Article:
DPRK satellite fueled up for launch
Updated: 2012-04-12 04:16
By Wu Jiao in Pyongyang and Li Xiaokun in Beijing (China Daily)
The control room of the Democratic People's Republic of Korea's satellite launch center is shown to foreign journalists on Wednesday. Pyongyang said fuel has been injected into a satellite-carrying rocket and that everything is set for launch. [Photo by Wang Jing/China Daily]
Pyongyang on Wednesday was injecting fuel into a rocket it plans to send into space with an observation satellite onboard, according to a China Daily journalist invited to watch the approaching launch.
"The satellite has been completely assembled on the launch vehicle. We're injecting fuel," Paek Chung-hou, general director of the General Satellite Control Center of the Democratic People's Republic of Korea, told reporters.
The DPRK government on Wednesday invited a group of foreign visitors to the launch site, which lies about 20 kilometers northwest of Pyongyang.
When asked if the DPRK would launch the satellite on Thursday, the director said "the exact date will be decided by my superiors".
Experts have said it will take nine to 10 hours to inject fuel into the rocket, which means it could be launched as early on Thursday and no later than Monday if Pyongyang's plans are carried out.
Paek said that, even though he is busy preparing for the launch, DPRK top leader Kim Jong-un ordered him to participate in interviews with the media.
"This is unprecedented and is meant to show the transparency of the launch," he said, adding "it's necessary that we share data (from the launch) with other countries."
"As you can see here, you can tell this is a satellite and not a missile, which would have a warhead," Paek said.
He said Washington's insistence that Pyongyang is launching a missile stems from its decades of misunderstanding and hostility toward the East Asian country.
Paek, though, said people in the DPRK "don't really care about outside opinion".
"It (the launch) is critical to the development of our economy, and that is why we are going ahead."
"The Americans make us very puzzled," he said. "They will exaggerate the threat and military power of the DPRK when they need a larger military budget."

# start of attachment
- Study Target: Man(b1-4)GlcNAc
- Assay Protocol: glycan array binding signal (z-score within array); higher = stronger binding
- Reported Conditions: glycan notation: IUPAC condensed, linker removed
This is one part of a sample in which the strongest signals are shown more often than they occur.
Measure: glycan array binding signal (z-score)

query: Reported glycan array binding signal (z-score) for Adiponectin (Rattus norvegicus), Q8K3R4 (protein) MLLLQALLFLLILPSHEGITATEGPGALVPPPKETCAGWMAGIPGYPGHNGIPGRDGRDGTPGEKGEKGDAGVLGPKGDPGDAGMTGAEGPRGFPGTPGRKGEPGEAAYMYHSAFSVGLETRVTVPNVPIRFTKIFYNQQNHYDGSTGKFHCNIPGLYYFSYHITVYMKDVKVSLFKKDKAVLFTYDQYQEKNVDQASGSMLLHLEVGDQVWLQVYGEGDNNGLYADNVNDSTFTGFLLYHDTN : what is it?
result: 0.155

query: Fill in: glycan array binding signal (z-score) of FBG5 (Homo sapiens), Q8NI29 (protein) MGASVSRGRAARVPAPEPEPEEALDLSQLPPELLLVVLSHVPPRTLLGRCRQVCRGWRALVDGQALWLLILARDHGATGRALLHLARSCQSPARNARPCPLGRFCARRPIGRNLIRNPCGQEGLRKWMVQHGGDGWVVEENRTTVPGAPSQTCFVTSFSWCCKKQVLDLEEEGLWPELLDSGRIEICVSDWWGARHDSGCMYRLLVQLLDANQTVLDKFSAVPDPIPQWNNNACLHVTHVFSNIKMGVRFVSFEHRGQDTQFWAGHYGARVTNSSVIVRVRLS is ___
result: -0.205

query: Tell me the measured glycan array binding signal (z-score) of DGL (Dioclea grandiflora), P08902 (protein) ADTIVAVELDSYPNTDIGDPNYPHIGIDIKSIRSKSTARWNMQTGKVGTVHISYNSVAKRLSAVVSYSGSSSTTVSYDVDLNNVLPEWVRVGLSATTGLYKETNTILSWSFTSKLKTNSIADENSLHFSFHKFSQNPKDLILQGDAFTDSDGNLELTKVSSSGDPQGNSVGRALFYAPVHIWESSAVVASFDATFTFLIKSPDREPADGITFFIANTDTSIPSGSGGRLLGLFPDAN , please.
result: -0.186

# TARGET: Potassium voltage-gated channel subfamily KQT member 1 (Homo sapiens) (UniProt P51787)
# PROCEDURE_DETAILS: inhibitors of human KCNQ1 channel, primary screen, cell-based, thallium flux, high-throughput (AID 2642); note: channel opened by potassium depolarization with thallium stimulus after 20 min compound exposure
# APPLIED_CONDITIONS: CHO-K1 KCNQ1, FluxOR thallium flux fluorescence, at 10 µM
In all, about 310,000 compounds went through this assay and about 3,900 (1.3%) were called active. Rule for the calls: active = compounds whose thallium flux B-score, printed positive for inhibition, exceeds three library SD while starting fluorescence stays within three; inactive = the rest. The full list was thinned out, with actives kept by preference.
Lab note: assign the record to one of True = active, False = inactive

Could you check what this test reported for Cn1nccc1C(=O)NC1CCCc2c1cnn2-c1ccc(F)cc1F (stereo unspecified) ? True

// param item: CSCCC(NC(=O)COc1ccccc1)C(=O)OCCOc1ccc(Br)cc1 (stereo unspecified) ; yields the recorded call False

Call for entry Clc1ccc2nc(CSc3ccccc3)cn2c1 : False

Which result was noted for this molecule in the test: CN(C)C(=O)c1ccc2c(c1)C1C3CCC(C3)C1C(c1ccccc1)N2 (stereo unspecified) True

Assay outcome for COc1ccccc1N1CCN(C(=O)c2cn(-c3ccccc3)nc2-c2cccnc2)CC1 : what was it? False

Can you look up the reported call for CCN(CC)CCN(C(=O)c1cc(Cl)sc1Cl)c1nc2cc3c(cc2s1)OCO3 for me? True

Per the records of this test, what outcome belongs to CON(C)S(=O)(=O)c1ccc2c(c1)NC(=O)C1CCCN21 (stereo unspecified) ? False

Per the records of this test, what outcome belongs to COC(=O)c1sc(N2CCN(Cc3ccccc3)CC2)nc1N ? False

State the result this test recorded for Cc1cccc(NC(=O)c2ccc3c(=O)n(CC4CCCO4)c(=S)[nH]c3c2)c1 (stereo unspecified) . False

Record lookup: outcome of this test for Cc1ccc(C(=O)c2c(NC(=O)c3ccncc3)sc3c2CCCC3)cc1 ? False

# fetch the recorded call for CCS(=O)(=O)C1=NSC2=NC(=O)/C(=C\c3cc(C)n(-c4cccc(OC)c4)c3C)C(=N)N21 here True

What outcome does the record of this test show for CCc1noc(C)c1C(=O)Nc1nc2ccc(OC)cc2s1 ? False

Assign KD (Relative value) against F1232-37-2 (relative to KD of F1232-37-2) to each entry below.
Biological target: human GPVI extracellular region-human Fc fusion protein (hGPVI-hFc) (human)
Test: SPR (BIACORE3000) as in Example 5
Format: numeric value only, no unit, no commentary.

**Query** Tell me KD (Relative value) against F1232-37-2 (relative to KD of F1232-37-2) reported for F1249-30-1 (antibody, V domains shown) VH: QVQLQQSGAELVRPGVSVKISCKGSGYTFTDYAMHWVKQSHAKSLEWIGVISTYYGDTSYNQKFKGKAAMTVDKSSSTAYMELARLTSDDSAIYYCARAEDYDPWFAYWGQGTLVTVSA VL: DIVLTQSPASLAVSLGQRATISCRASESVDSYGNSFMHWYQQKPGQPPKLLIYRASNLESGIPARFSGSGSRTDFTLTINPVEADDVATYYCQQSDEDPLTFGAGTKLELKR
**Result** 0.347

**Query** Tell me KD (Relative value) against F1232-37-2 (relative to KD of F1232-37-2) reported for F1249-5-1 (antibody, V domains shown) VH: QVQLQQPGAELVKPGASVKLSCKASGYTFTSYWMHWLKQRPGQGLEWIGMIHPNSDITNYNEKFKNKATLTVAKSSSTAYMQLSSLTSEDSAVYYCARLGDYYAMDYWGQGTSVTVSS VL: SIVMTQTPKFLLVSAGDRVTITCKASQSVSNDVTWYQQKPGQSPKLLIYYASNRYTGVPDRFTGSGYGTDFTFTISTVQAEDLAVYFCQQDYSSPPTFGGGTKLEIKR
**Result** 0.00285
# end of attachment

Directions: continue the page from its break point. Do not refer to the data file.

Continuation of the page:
Four busloads of visitors, including a China Daily reporter, were escorted to a two-story mission control building in the heavily guarded compound in Pyongyang's northern suburbs.
Inside were 16 white-coated technicians, both men and women, working on computers and monitoring screens that will show the temperature of the satellite, its orbit and other data. Paek said some of the technicians had worked on the DPRK's two previous rocket launches.
A main screen in front of them showed what official guides said was a live image of the 30-meter rocket on its launchpad. The device was shrouded at the top to protect its satellite payload.
Also invited on the trip were foreign space experts. They said the mission-control equipment appeared dated compared with what is used in the West or Russia. Paek said the computer hardware and software were developed in the DPRK.
James Oberg, an NBC News space consultant and one of the world's leading interpreters of space exploration, said, "I believe this is not a military shot".
Yu Shaohua, director of the Department for Asia-Pacific Security and Cooperation Studies of the China Institute of International Studies, said Pyongyang's invitation to so many foreign experts and media and an early announcement of the launch plan shows that it "cares about the reaction of the international community very much".
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Xinhua and AFP contributed to this story.